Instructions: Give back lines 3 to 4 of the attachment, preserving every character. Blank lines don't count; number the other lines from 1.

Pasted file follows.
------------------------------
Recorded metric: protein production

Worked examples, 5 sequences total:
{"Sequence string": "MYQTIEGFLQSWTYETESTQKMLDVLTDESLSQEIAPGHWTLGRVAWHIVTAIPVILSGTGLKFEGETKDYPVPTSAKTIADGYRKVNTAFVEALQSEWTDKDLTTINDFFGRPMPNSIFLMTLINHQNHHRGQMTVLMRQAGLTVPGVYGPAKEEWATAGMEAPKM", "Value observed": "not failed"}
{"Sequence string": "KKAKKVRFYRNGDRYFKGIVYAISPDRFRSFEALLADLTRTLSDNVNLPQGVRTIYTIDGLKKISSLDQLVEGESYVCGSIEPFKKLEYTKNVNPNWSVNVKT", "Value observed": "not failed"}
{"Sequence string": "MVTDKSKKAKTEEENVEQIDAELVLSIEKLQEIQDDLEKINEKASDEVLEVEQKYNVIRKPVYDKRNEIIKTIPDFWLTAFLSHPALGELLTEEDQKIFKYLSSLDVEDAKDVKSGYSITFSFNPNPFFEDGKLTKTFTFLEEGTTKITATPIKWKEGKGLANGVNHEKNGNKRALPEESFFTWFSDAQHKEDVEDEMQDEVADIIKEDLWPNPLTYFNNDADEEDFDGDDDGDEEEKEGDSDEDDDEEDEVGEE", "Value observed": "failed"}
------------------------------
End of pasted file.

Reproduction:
{"Sequence string": "MYQTIEGFLQSWTYETESTQKMLDVLTDESLSQEIAPGHWTLGRVAWHIVTAIPVILSGTGLKFEGETKDYPVPTSAKTIADGYRKVNTAFVEALQSEWTDKDLTTINDFFGRPMPNSIFLMTLINHQNHHRGQMTVLMRQAGLTVPGVYGPAKEEWATAGMEAPKM", "Value observed": "not failed"}
{"Sequence string": "KKAKKVRFYRNGDRYFKGIVYAISPDRFRSFEALLADLTRTLSDNVNLPQGVRTIYTIDGLKKISSLDQLVEGESYVCGSIEPFKKLEYTKNVNPNWSVNVKT", "Value observed": "not failed"}